Although I had my list of ideals, outside of believing in God and having financial stability, none of my preferences were automatic deal breakers. My husband is physically active and not in bad shape, however some of his health habits could be drastically improved. At the same time, I know that prior to meeting me he had been leery of dating a woman with kids. Had we shut one another down because of perceived shortcomings, we would never have been able to discover and build the relationship we have today.

I often hear that compromising on those list items is the same as just lowering your standards or settling for less.   CNN’s Audrey Irvine has a great article where she compares using the “list” to baking a cake: There are essentials like eggs and flour that you need to include or the cake won’t work at all; everything else, frosting, sprinkles etc., is an accessory.   Everyone has standards and there are some requirements that should be too important to compromise, but if you are looking for perfection you are bound to get exactly who you are looking for: someone that doesn’t exist.

What’s on your list? If you have a spouse, did you get what you were looking for? Do you think having a list helps or hurts you in the search for a mate?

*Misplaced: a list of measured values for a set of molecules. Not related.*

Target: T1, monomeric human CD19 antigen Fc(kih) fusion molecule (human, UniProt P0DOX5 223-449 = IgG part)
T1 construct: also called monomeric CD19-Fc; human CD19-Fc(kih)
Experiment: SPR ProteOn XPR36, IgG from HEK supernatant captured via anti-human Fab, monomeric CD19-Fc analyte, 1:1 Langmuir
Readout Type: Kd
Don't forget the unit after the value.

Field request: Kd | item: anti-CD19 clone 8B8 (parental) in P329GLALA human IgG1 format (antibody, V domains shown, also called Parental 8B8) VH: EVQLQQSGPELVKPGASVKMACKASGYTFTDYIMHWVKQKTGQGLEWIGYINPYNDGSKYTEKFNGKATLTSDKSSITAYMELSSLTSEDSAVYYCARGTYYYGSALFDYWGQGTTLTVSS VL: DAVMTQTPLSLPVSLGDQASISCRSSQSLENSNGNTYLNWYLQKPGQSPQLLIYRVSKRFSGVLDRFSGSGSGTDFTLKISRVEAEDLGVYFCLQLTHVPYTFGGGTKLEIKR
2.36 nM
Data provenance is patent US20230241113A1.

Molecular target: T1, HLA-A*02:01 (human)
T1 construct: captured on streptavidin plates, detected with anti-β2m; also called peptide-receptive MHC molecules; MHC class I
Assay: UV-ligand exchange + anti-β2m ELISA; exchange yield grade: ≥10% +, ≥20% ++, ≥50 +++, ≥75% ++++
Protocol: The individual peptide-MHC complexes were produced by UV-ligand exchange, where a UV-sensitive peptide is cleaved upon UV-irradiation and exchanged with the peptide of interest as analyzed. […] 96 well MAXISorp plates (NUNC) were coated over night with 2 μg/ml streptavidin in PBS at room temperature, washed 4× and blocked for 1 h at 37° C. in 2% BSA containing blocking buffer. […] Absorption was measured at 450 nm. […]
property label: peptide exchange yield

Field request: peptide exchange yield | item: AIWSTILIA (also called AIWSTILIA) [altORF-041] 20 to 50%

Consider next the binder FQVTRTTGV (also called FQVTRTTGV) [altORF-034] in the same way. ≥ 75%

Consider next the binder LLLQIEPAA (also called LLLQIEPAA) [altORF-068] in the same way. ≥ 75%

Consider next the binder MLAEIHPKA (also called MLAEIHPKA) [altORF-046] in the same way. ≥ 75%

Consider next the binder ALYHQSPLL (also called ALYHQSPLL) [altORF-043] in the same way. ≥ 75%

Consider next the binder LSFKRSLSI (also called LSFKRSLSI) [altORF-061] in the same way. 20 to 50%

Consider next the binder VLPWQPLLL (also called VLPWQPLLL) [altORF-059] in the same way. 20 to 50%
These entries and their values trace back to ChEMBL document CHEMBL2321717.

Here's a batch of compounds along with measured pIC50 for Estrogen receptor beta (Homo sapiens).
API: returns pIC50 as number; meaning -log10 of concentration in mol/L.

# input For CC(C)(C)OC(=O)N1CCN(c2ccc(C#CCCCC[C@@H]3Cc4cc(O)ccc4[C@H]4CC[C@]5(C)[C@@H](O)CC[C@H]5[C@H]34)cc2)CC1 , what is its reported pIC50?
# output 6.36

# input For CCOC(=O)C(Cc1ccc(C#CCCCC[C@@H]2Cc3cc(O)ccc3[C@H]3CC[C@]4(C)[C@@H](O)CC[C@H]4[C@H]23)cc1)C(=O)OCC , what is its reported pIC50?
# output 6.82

Aja Dorsey Jackson is a freelance writer and public relations consultant in Baltimore, Maryland. Find out more about her at www.ajadorseyjackson.com/about.html or follow her on twitter @ajajackson.

About the author

Lamar Tyler wrote 2199 articles on this blog.

Lamar Tyler is co-creator BlackandMarriedWithKids.com. He also is the co-producer of the films Happily Ever After: A Positive Image of Black Marriage, You Saved Me, Men Ain't Boys and Still Standing.

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28 WordPress comments on “The List: Should You Have a List Of Requirements For a Potential Mate?

  1. Roger Madison

    My wife and I were “smitten” with each other in high school. We didn’t have a chance to think about a list. However, my son had a list. We weren’t privileged to everything on the list, but one of the items was a movie he would watch with each of his new girlfriends. The response to that movie would give him the strongest indicator of the potential for the relationship going farther.

    It worked for him. He and our daughter-in-law have been married for 12 years. We have since learned that his wife and my wife have similar qualities., and they get along very well. She is fashion-conscious, and they enjoy traveling. I don’t know if those items were on his list. The movie he watched with each of the candidates for marriage was “Pulp Fiction.”